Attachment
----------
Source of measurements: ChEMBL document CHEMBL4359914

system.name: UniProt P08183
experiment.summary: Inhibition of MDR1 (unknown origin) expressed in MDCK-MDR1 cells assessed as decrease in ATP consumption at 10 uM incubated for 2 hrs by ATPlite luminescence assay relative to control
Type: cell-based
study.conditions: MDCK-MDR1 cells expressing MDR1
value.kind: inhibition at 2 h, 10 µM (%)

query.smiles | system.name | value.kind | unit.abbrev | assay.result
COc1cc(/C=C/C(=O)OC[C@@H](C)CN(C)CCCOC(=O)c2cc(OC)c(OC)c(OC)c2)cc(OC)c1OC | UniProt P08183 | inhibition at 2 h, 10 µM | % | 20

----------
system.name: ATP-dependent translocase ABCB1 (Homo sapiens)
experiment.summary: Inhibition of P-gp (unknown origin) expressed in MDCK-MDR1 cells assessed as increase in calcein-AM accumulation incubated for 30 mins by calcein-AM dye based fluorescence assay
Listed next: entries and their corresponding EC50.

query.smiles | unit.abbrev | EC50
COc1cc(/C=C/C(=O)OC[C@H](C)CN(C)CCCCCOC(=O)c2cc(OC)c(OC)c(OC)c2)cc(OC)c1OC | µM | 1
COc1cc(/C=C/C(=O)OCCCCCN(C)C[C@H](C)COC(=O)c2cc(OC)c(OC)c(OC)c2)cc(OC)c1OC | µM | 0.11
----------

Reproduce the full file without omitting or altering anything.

Source of measurements: ChEMBL document CHEMBL4359914

system.name: UniProt P08183
experiment.summary: Inhibition of MDR1 (unknown origin) expressed in MDCK-MDR1 cells assessed as decrease in ATP consumption at 10 uM incubated for 2 hrs by ATPlite luminescence assay relative to control
Type: cell-based
study.conditions: MDCK-MDR1 cells expressing MDR1
value.kind: inhibition at 2 h, 10 µM (%)

query.smiles | system.name | value.kind | unit.abbrev | assay.result
COc1cc(/C=C/C(=O)OC[C@@H](C)CN(C)CCCOC(=O)c2cc(OC)c(OC)c(OC)c2)cc(OC)c1OC | UniProt P08183 | inhibition at 2 h, 10 µM | % | 20

----------
system.name: ATP-dependent translocase ABCB1 (Homo sapiens)
experiment.summary: Inhibition of P-gp (unknown origin) expressed in MDCK-MDR1 cells assessed as increase in calcein-AM accumulation incubated for 30 mins by calcein-AM dye based fluorescence assay
Listed next: entries and their corresponding EC50.

query.smiles | unit.abbrev | EC50
COc1cc(/C=C/C(=O)OC[C@H](C)CN(C)CCCCCOC(=O)c2cc(OC)c(OC)c(OC)c2)cc(OC)c1OC | µM | 1
COc1cc(/C=C/C(=O)OCCCCCN(C)C[C@H](C)COC(=O)c2cc(OC)c(OC)c(OC)c2)cc(OC)c1OC | µM | 0.11